Last week, I wrote about the growing drone-ification of U.S. policy toward Yemen, and questioned the faith that drone strikes would not provoke the kind of backlash caused by less "targeted" forms of military intervention. At best, drones are an instrument of policy, not a policy in and of itself. Critics of the Obama administration's emerging counterterrorism strategy in Yemen and elsewhere argue that the United States needs fewer drones, and more of something else. The question for this week is: What's the "something else"?
It's a very urgent question as Yemen is now the front line of the war against terrorism. John Brennan, the White House counter-terrorism advisor, has said that al Qaeda in the Arabian Peninsula (AQAP), based in Yemen, has over 1,000 members, and is "the most active operational franchise" of al Qaeda. The 2010 underwear bomb plot originated in Yemen, as did the effort last month, foiled by a Saudi double agent, to plant an undetectable bomb on a plane. In recent months, AQAP has routed government troops to establish a statelet in southern Yemen, providing it far more operational space than it now has on the border of Afghanistan and Pakistan.
One of the attractions of drones is that most of the time they do what they're supposed to do -- kill terrorists. And they do it very quickly. And that is precisely the point that the administration's critics make. Gregory Johnsen, a Yemen scholar who blogs at the website Waq al-Waq, complains that the administration has been relying on "very quick and very simple solutions for Yemen" rather than the ones that take time and effort. Johnsen and others argue that the administration must give much more priority to the slow and tedious work of economic development and diplomatic engagement, including with the Yemeni opposition. "The U.S. has to focus more on the root causes of terrorism than the effects," as Barak Barfi, a research fellow at the New America Foundation, recently said on CNN.
The "root causes" of terrorism are not so self-evident, but what is clear is that terrorists seek to exploit the empty spaces created by weak and ineffective governments. Thus the long-term solution to the growth of terrorism in places like Yemen is to help the state become more effective, and more legitimate. American presidents since 9/11 have accepted this premise. In his second inaugural address, George W. Bush declared that the democratization of the Islamic world was in America's deepest national security interest. As a candidate, Barak Obama argued that the United States needed to focus less on elections in fragile states, and more on boosting economic development and government capacity. The counterinsurgency strategy he adopted in Afghanistan had a large civilian component designed to do just that. It is fair to say that the Obama administration has not demonstrated its commitment to nation-building in Yemen. U.S. civilian assistance this year amounts to a very modest $112 million, of which $73 million will go to humanitarian aid. That leaves only $39 million for development, or a little over $1.50 for each of Yemen's 24 million people. This is a country which ranks 154th on the U.N. human development index, where households desperately need access to clean drinking water, electricity, and fuel oil, among other basic goods. Where's the long-term solution?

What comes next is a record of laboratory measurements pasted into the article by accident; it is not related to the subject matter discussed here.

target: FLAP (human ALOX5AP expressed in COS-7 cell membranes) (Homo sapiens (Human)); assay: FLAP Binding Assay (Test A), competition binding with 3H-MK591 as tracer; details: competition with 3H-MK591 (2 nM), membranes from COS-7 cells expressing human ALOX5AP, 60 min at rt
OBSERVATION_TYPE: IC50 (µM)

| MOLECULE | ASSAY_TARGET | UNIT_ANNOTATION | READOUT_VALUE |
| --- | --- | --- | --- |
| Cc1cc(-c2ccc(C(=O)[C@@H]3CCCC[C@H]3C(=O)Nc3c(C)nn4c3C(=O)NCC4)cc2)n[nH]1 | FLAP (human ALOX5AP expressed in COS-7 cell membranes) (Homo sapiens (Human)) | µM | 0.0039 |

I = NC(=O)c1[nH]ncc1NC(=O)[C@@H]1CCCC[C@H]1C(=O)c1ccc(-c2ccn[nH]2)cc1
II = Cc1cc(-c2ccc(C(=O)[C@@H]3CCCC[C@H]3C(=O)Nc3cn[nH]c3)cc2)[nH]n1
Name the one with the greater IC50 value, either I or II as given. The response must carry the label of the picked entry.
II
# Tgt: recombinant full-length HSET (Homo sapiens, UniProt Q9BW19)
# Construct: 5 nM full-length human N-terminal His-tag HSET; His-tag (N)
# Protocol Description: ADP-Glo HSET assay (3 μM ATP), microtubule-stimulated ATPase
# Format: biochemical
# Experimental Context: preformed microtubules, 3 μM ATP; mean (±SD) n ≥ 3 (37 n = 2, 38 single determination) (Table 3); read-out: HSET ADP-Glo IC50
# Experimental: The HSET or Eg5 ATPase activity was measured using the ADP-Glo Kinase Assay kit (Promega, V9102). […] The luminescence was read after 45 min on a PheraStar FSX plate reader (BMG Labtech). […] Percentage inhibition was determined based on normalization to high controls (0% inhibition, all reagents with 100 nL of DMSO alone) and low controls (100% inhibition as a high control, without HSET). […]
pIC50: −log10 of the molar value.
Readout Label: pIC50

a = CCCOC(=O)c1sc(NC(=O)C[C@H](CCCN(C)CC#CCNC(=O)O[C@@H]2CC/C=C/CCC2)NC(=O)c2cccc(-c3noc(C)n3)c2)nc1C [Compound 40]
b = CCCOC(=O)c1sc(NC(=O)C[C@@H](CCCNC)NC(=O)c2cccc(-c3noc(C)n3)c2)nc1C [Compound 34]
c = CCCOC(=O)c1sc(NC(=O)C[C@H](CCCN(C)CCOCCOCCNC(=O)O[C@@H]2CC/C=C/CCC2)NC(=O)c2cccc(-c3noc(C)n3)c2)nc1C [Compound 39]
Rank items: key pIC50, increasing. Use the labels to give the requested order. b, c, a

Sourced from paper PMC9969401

The experience of Afghanistan -- and Haiti, and plenty of other such places -- has shown how hard it is to spend large amounts effectively in states where the government has very little presence beyond a few major cities. After years of effort and billions of dollars, the Afghan government remains very corrupt, very weak, and not very legitimate. Yemen is a more advanced country than Afghanistan, but 33 years of the personalized and deeply corrupt rule of President Ali Abdullah Saleh enfeebled state institutions and turned much of the economy into a patronage network. The marginal value of additional dollars might drop off quickly.
What about democratic legitimacy? A recent article in FP claimed that by spurning advances from the youth movement -- which took to the streets in Yemen's version of the Arab Spring -- the White House ended "any hopes of an authentic democratic revolution," and thus of "a more tolerant and stable Yemen." The author predicted that more embittered young men will be driven into the arms of the AQAP. It's possible; but the same argument has been made about the drone strikes, and so far there's very little evidence on either front. There seem to be far fewer Yemenis who identify with the foreign fighters of al Qaeda than there are Pakistanis who identify with the Taliban, who are sons of the soil.